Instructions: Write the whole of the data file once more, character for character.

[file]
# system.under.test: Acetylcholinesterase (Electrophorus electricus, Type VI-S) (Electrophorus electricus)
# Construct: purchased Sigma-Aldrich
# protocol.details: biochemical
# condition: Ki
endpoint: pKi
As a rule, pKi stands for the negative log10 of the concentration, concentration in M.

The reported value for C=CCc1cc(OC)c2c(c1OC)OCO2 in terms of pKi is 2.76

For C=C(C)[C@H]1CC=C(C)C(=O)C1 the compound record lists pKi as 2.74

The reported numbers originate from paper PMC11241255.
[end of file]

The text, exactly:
# system.under.test: Acetylcholinesterase (Electrophorus electricus, Type VI-S) (Electrophorus electricus)
# Construct: purchased Sigma-Aldrich
# protocol.details: biochemical
# condition: Ki
endpoint: pKi
As a rule, pKi stands for the negative log10 of the concentration, concentration in M.

The reported value for C=CCc1cc(OC)c2c(c1OC)OCO2 in terms of pKi is 2.76

For C=C(C)[C@H]1CC=C(C)C(=O)C1 the compound record lists pKi as 2.74

The reported numbers originate from paper PMC11241255.